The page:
EUROPE: The UK has the worst viewability rate in Europe for banner ads, according to a new report which suggests that the growth in mobile advertising expenditure is contributing to a continent-wide decline in ad viewability levels.
The latest quarterly benchmark report from ad verification company Meetrics indicated that just 47% of banners ads delivered in the UK met minimum viewability guidelines – 50% of the ad is in view for at least one second – during the first quarter of the year.
That was a two-point drop from the previous quarter and the lowest level for nine months. Based on recent IAB/PwC figures, this suggests that around £750m per year is being wasted on non-viewable ads.
The equivalent viewability figure for Germany was 55%, but that was down three points and an all-time low for that country, while Austria dipped one point to 67%.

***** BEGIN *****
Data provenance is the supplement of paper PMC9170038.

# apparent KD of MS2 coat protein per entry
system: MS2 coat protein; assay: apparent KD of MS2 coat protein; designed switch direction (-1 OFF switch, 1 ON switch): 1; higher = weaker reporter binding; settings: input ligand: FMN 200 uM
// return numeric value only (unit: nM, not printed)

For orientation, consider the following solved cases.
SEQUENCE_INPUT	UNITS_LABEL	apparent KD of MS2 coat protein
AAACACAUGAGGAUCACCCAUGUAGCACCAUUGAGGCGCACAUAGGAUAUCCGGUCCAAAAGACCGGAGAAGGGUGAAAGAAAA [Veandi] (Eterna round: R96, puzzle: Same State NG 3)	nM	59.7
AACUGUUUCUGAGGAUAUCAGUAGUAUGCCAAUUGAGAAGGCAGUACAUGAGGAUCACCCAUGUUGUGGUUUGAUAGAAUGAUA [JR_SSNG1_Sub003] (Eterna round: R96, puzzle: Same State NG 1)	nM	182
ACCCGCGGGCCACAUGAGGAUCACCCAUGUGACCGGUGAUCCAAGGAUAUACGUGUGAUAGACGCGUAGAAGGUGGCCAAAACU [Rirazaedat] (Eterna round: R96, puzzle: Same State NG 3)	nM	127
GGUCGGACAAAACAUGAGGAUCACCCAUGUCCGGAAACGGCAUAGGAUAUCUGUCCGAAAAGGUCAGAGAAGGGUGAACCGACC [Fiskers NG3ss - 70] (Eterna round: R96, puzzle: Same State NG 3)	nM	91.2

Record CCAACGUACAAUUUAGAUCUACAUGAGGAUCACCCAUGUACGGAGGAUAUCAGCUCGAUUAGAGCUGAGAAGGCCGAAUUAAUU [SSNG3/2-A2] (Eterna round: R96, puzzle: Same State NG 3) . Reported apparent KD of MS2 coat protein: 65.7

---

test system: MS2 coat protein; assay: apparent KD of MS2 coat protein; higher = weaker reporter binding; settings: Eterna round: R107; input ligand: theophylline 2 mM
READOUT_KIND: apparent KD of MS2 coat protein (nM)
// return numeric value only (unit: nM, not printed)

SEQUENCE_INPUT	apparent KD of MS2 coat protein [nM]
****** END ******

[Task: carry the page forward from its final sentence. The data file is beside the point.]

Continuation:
Among the countries considered by Meetrics, only France bucked the downward trend, rising three points to 60%.
There are a number of factors affecting viewability levels, and Meetrics singled out one for particular mention.
"Declining viewability is partly driven by mobile now accounting for over half of display ad spend but tending to have lower viewability rates than desktop for various reasons," said Anant Joshi, Meetrics' commercial director UK & Ireland.
"Obviously, the smaller screen size can mean more page scrolling and, thus, more chance of ads being missed lower down a page, plus slower network connection speeds can cause ad loading delays.
"There's also the legacy issue of desktop ads served on mobile which don't format properly, despite the use of responsive design."
Joshi suggested that these issues are compounded by the increasing amount of mobile content consumed via apps, in which ads are more likely to be at the bottom of a page so don't always get enough attention.
"Unfortunately, we're still seeing a lot of talk but not the required intense effort to increase viewability and improve campaign ROI," he said. "This needs to change."
Data sourced from Meetrics; additional content by WARC staff